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Court: Washington tour guides do not have to take test or pay fee

A federal appeals court found that Washington's regulations on tour guides do little to protect the public from those who are ignorant or unscrupulous.
By Frances Burns   |   June 27, 2014 at 3:59 PM   |   Comments

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WASHINGTON, June 27 (UPI) -- A mom-and-pop Washington tour company won a legal victory Friday when a court ruled guides cannot be compelled to take a test or pay a fee.

Tonia Edwards and Bill Main have been operating Segs in the City for years without licensed guides. They said the cost of getting a license -- about $200 -- was too steep for their guides, many of them college students.

Judge Janice Rogers Brown, joined by two other federal appeals judges, agreed that the 100-question test and the license fee do little to protect the public. She said the regulations are especially questionable because they apply only to guides who escort groups around the city and not to ones who specialize in a single site or supply pre-recorded information.

"What, pray tell, does passing the exam have to do with regulating unscrupulous tour businesses and unethical guides?" she wrote in the court's opinion. "How does memorization of addresses and other, pettifogging data about the District's points of interest protect tourists from being swindled or harassed by charlatans?"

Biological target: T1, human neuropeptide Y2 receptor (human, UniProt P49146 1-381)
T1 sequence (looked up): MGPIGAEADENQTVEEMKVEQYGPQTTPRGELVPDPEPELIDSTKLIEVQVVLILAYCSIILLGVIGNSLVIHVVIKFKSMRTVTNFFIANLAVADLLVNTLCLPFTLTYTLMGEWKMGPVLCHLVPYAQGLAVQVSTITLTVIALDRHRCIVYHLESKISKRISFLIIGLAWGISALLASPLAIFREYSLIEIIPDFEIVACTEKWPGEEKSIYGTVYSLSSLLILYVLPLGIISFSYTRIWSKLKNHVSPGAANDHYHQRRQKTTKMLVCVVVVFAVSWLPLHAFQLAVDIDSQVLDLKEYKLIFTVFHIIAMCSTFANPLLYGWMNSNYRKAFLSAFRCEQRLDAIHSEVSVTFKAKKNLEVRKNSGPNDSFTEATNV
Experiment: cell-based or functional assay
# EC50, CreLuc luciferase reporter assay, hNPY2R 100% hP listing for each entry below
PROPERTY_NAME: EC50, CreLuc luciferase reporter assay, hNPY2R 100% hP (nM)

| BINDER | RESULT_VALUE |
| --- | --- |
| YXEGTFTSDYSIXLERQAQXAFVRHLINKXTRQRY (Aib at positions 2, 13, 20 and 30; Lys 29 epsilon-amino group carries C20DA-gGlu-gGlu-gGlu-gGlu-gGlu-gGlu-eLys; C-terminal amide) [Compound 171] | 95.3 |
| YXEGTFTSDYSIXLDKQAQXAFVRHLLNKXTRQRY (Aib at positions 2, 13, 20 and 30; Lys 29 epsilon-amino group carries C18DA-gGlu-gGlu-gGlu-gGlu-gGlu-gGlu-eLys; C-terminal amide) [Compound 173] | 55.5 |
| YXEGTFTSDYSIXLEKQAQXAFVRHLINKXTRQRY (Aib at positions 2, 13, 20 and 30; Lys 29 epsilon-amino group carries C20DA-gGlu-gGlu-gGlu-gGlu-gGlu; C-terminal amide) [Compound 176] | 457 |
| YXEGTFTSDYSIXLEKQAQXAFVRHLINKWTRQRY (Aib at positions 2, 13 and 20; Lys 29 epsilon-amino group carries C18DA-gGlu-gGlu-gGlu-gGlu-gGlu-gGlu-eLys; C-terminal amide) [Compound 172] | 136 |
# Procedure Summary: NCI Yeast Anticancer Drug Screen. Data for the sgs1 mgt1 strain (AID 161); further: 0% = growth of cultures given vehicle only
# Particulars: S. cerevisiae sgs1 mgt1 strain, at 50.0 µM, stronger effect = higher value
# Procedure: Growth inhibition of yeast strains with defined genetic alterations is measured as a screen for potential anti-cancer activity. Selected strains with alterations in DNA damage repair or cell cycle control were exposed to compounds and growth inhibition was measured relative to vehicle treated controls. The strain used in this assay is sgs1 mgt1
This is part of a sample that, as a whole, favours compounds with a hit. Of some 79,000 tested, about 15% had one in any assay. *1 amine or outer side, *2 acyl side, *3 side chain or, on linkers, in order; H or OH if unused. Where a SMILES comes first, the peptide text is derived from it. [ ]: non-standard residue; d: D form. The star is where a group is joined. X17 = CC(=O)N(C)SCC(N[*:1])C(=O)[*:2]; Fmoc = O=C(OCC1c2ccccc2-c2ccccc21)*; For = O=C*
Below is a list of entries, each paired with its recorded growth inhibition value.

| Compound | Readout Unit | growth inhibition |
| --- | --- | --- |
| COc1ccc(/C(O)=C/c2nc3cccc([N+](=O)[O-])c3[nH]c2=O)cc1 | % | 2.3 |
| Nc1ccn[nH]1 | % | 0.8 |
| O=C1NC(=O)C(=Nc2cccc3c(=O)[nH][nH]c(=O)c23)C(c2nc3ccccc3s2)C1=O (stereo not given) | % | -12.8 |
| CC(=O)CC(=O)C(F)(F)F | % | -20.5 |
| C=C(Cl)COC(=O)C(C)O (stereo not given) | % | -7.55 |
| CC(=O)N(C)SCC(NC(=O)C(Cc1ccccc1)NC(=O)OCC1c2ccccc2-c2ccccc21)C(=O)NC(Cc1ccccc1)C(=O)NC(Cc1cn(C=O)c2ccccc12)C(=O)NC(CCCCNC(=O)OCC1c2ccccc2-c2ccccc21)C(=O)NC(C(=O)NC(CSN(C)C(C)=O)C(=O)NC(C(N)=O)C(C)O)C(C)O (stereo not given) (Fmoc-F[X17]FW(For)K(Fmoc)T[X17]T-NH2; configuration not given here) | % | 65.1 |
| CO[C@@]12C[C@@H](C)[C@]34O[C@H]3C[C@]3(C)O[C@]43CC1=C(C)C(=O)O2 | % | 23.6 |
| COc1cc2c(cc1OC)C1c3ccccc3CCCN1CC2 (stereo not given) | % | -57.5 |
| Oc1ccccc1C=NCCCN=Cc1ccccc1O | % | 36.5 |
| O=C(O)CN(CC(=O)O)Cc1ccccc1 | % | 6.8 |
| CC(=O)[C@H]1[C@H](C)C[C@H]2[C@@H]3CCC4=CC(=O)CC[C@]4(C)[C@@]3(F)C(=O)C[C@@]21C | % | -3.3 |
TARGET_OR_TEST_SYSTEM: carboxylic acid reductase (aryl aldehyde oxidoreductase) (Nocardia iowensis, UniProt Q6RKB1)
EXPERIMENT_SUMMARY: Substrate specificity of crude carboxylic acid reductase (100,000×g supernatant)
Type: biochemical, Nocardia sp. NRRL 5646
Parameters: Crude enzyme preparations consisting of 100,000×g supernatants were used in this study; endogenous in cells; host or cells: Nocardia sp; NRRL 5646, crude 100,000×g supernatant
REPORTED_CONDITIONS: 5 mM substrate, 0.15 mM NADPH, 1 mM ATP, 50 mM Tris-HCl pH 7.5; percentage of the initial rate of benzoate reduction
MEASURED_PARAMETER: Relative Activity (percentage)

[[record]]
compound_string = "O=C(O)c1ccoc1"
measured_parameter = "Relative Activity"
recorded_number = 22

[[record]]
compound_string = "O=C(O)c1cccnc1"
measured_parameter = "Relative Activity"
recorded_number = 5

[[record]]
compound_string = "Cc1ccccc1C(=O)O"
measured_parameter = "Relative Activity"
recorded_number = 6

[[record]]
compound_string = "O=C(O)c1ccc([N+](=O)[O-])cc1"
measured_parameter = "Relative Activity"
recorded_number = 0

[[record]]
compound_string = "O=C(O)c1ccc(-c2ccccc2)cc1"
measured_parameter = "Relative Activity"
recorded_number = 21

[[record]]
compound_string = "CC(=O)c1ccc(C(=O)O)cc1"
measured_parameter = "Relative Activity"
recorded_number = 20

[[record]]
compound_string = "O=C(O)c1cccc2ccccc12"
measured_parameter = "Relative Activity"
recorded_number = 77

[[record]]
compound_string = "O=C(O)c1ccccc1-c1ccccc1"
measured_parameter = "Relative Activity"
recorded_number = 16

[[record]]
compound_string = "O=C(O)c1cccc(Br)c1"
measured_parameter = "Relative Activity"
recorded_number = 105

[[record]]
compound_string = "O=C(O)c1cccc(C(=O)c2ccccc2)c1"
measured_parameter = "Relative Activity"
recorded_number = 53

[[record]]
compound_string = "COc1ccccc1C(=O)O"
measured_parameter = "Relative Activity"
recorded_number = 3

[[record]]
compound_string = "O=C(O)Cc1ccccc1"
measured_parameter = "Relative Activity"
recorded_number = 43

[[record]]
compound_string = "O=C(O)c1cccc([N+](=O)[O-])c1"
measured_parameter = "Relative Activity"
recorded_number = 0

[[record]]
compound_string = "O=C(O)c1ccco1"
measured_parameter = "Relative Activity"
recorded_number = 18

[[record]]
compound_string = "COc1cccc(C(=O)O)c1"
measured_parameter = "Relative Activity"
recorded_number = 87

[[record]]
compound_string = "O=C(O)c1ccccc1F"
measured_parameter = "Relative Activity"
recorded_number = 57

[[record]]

In theory, unlicensed guides can be fined $300 or sentenced to 90 days in jail. But Brown and Main, a married couple whose company uses Segways for tours, have never been ticketed.

A city administrator testified when the case was a the district court level that no one on his staff could remember anyone getting a citation for guiding without a license.

Brown and Main appealed after the district court upheld the city's regulations. The case could go to the Supreme Court since another federal appeals court upheld New Orleans' licensing requirements.

Tim Krepp, who has been a Washington guide for eight years, told the Washington Post no one has asked for his license. He appeared to find both the regulations and the arguments by Brown and Main on free speech grounds silly.

"I think we have a license because we had a license in 1904, and that's not a very good reason," he said.

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